FIVE QUESTIONS THAT MUST BE ANSWERED

As explained above, there are five questions that must be answered to the satisfaction of an impartial, independent and competent tribunal in order for drug prohibition to be found compatible with human rights law. Provided that our civil servants recognize the rights-oriented debate, these questions are basically the same, and can, using cannabis as an example, be stated like this:

 

• Whereas all comparisons of the problems associated with cannabis and legal drugs like alcohol and tobacco demonstrate that the legal ones are more harmful to users’ health and more destructive to us as a society: How will you defend present policies? How can you, without building your drug policy on a discriminatory practice—and thus violate the principle of equality—argue in favor of a health-oriented approach toward alcohol users and a continued criminalization of cannabis users?

Whereas there is the same supply and demand factors involved when it comes to cannabis and other drugs like alcohol and tobacco, and whereas the different groups of drugs also have the same varying patterns of use associated with them: How will you justify the persecution and the demonization of the drug law violators? What sort of crimes against his fellowmen has a cannabis producer, transporter or seller committed that an alcohol producer, transporter or seller has not?

• Whereas virtually all of the world’s leading drug policy scholars are in agreement that the drug laws have had worse consequences for society in general and users in particular than the drug use itself would have had, and whereas more and more organizations and commissions publish reports that confirm the same: How will you, from the growing evidence base that suggests the cure (cannabis prohibition) is worse than the disease (cannabis use) defend current policies as measured against the principle of proportionality?

Whereas a majority of drug policy experts agree that there was a moral panic behind the outlawing of cannabis; whereas these professionals acknowledge that its current classification makes no sense; whereas scholarly works such as James Ostrowski’s Answering the Critics of Drug Legalization, Douglas Husak’s Drugs and Rights, and David A.J. Richards’ Sex, Drugs, Death, and the Law have thoroughly refuted the traditional arguments in favor of criminalization; whereas an independent, impartial, and competent tribunal (the Cannabis-tribunal in the Hague, 2008) has already qualified the prohibitionist argument as “based on fallacies” and “absolutely worthless”, and whereas the drug laws thus seem to build their credibility on a series of faulty premises: Considering the fact that the enemy image of cannabis has proven vastly exaggerated; considering that the separation between the licit and illicit substances has proven an arbitrary divide; considering that the evidence is increasingly clear that the drug laws have failed in reducing their supply and demand; considering that American, as well as European decriminalization experiments have shown a health-oriented approach to be more successful in dealing with the harms caused by drug use; considering that the cure has proven worse than the disease to the degree that the harms caused by prohibition now have become so enormous that they threaten to undermine the very fabric of our society; considering that paternalistic and moralistic arguments have failed, and considering that you can no longer justify prohibition on the basis that (1) it suppresses different types of crime, (2) that it protects our youth and the wellbeing of society, (3) that drug abuse has substantial economic and social costs, (4) that cannabis use is intrinsically immoral and degrading in nature, (5) that its use is self-destructive, dangerous and may cause a variety of harms, including physical injury, addiction and death, (6) that it is a gateway drug, (7) that its use is not a victimless crime since it causes harm to others, and (8) that we do not know the consequences of legalization: All this considered, what compelling reasons can there be for prohibition, and in what way are its means tailored towards its explicitly stated ends?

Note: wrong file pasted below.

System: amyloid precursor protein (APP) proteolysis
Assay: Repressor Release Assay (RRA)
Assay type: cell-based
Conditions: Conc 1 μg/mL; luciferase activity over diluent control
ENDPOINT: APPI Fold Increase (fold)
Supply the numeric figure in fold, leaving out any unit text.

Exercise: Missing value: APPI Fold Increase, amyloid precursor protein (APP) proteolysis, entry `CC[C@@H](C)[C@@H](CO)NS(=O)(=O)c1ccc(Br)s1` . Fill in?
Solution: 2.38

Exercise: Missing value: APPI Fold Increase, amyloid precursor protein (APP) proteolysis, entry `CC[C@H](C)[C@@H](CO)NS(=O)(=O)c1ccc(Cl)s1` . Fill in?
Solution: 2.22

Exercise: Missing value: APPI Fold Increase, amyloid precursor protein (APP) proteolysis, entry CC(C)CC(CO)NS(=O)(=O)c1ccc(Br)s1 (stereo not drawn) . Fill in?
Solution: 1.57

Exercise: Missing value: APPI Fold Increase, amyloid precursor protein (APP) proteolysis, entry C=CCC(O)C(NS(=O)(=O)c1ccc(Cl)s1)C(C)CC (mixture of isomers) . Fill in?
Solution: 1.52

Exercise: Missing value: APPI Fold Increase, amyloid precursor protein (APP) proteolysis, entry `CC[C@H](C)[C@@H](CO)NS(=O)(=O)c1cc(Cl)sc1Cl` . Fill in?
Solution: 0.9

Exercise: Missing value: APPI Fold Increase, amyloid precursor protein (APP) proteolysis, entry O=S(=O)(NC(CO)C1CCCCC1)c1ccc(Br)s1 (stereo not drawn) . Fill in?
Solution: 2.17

Source references and documentation for these allegations can be found in To End a War, and as you can see from the endnotes in this book, the evidence that speaks in favor of legalization is most compelling. Provided therefore that the prohibitionists cannot answer these questions—and provided that they recognize that the human rights conventions protect against arbitrary, disproportionate, and discriminatory interferences, and that the same test of reason that all other laws must conform to also applies to the drug laws—we can safely conclude that current policies represent a grave violation of our catalogue of rights.

 

For a prohibitionist there is no way out of this predicament. In order to justify the status quo, he/she must succeed in convincing an independent, impartial, and competent tribunal of one or the other—and if our most obstinate prohibitionist officials, sensing they cannot successfully refute these questions, should endeavor to deny the merits of the rights-oriented debate all together, then they must invalidate this chain of reasoning and answer the following question: